Startup market insight playbook

An important success factor within any startup is understanding the problem you solve, and who you solve it for. But what specifically do we need to know, and how deeply do we need to know it?

This structure attempts to give you an extensive, yet collapseable overview of what you would ideally know in order to bring your product or service to market successfully.

Use it to identify the focal points of your of market research learning objectives, or as the table of contents for your market insight playbook.

As your market insight grows, this structure will also be increasingly useful as the basis for deciding when you are ready to structure and scale up your go-to-market motion.

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Skills contained in this skillset:

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What sort of impact do we want to make on the world?

Problem 11

What is the problem?

What are they people trying to do which leads them into having these problems?

Which outcomes are they looking for?

Which jobs are they trying to get done?

Which use cases are they trying to solve for?

What is the problem space?

What are the pains and obstacles they are facing with their current way?

What are the root causes of the problem?

How does the problem impact things people care about?

What are different people impacted by the problem with the dimensions of

  • Emotionally
  • Mental health and well-being
  • Financially
  • Lack of progress
  • Lack of growth
  • Socially (loss of reputation and trust)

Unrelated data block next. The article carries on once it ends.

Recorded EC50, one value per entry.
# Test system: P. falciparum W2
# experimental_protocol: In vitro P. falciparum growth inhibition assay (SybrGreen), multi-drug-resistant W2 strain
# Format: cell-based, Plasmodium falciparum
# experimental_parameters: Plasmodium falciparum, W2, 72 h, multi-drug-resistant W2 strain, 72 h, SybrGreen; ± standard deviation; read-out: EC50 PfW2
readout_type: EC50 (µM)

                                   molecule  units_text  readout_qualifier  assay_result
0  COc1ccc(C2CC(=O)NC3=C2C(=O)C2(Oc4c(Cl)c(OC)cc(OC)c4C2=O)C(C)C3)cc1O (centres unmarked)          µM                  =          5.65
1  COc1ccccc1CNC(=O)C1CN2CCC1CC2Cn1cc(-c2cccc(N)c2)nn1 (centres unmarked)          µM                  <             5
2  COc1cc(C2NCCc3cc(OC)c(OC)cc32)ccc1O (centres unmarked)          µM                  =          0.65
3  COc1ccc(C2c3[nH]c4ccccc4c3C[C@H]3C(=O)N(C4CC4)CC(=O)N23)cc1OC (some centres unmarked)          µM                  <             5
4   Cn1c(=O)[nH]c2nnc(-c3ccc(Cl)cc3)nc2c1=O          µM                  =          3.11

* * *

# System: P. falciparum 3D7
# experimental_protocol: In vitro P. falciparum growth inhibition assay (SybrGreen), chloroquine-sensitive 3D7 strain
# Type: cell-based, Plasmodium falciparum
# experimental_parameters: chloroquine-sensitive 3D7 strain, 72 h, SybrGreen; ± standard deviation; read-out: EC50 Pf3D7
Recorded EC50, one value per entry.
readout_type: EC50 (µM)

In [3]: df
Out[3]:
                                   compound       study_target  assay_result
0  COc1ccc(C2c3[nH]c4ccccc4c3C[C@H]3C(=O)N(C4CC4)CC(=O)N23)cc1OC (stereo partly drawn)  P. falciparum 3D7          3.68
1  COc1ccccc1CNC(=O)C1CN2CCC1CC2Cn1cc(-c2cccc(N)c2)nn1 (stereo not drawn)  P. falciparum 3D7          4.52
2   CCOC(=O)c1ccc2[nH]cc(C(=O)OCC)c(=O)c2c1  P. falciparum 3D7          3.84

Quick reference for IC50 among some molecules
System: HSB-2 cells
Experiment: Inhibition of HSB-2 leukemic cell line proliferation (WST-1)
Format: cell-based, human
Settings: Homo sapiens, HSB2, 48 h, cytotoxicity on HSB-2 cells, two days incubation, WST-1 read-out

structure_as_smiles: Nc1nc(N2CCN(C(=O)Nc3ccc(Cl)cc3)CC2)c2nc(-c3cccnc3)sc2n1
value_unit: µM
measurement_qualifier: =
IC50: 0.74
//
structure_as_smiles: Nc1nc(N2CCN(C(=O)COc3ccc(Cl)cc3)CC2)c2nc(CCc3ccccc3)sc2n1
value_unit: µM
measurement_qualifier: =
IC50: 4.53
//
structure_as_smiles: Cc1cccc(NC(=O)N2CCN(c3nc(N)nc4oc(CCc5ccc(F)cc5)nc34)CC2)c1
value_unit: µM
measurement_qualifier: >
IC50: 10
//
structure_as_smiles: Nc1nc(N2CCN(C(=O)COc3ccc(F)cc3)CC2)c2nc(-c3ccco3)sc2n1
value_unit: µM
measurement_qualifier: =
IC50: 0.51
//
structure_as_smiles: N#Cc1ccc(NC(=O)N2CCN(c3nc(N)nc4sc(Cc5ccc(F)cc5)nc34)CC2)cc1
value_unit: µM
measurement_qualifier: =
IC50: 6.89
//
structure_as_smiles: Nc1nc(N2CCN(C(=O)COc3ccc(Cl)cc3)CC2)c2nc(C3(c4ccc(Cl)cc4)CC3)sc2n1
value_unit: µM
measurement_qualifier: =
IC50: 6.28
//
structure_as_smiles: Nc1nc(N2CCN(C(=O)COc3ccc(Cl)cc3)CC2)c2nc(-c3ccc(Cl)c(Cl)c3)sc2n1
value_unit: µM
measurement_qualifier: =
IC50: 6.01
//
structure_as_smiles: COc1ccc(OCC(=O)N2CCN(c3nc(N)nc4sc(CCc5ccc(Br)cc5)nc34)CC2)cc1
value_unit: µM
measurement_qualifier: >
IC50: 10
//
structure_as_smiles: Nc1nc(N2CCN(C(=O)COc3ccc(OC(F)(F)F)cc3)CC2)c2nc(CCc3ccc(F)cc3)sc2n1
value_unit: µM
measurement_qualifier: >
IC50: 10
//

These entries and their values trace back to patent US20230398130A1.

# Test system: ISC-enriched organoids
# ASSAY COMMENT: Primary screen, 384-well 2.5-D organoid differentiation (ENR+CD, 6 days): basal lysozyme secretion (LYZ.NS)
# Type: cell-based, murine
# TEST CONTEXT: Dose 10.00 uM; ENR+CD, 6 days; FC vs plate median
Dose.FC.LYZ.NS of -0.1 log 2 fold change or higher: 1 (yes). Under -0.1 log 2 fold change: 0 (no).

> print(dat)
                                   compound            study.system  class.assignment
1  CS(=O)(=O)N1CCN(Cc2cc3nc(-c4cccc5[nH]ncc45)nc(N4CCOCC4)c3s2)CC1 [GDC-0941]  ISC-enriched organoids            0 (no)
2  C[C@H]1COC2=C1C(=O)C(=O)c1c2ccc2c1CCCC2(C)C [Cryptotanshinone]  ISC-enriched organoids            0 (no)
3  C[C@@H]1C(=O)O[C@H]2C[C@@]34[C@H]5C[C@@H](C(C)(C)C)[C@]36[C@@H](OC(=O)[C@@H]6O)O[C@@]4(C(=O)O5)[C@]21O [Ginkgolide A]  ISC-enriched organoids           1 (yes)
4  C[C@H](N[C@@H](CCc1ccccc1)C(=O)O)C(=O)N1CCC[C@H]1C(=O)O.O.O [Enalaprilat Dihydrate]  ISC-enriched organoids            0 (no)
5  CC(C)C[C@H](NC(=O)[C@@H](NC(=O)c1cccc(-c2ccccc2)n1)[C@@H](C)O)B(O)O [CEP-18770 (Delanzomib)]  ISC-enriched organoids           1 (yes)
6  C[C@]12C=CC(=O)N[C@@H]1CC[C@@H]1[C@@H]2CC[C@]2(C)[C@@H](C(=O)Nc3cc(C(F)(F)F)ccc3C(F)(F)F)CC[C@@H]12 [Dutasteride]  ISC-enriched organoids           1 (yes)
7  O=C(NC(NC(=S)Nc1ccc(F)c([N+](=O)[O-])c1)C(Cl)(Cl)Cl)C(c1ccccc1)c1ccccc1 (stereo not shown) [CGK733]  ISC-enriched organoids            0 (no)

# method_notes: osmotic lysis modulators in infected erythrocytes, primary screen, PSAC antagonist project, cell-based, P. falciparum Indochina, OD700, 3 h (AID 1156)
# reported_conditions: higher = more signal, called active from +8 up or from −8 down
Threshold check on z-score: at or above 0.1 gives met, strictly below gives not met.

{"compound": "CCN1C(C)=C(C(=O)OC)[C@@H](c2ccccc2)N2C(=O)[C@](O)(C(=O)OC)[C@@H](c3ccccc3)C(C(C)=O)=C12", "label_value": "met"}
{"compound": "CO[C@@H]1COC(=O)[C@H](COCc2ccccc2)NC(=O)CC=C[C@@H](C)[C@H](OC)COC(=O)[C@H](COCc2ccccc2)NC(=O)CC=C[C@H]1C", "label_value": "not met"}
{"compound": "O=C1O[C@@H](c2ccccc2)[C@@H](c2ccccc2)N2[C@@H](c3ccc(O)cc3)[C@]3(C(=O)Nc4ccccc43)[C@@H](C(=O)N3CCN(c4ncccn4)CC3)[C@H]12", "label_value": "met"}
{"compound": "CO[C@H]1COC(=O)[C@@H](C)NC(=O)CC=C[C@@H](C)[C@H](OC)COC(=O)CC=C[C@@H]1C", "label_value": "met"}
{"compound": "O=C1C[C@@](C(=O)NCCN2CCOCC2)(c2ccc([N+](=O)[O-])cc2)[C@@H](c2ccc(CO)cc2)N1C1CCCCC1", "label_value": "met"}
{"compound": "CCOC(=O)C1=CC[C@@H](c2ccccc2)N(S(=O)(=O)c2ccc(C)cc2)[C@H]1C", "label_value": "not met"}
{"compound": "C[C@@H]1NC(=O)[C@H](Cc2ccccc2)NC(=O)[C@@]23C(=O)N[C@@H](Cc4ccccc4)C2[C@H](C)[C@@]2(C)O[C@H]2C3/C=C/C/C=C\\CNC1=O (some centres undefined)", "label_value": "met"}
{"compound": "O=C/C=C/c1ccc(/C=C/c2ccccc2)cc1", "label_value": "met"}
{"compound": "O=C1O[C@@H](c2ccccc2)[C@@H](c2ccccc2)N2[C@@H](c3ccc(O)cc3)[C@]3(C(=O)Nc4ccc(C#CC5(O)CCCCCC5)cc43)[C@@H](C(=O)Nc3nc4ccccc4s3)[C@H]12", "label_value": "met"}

• Success perception
  • Personal or organizational ambition

What are the risks associated with not solving this problem?

How does the problem impact an individuals intrinsic success metrics (meaning the things the belive to be intrinsicly important)?

What are the indicators that people are having this problem?

Where and when does this problem usually occur?

The people who are contributing to the problem appearing or growing larger.

The profiles who personally experience the brunt of the problem on their shoulders.

Someone who has a stake in the problem and it being unresolved.

Someone who is responsible for the problem being resolved.

The people who hold the mandate to solve the problem.

Someone who has a strong personal conviction that the problem needs solving.

Someone who researches solutions to the problem.

Someone who is responsible for designing a strategy to solve the problem.

Someone who is responsible for deciding on and allocating resources to solve the problem.

Someone who is responsible for establishing tools and processes to carry out the strategy.

Someone who is responsible for using the tools and contributing to the processes.

Someone who is responsible for ensuring that the work actually gets done and the problem actually gets solved.

A problem worth solving is usually:

  • Unworkable
  • Unavoidable
  • Urgent
  • Underserved
  • Societal


Who get's fired if this doesn't work (if the problem isn't solved)? E.g.

  • Broken business processes
  • Security risk
  • Consequences?
  • Impractical, impossible or far too expensive
  • Social problem


Is the problem so fundamental that you can't avoid it and just have to comply?


If you're not at the top of the list, are you at least in the top three? If not, will you get moved up or down over time? Why?

  • Relative to other needs
  • Priority, which determines resources allocated or choices consumers have to spend their money (there's no use in selling a poor familiy a high-def TV when they haven't got food and running water)
  • E.g. cyber-security, finding a job
  • Are there shifts in the market which have created urgency?

Expect to get delayed or deprioritized if you're not urgent.


You will compete in a zero-sum game. The finite resources you are competing for are:

  • Money
  • Time
  • People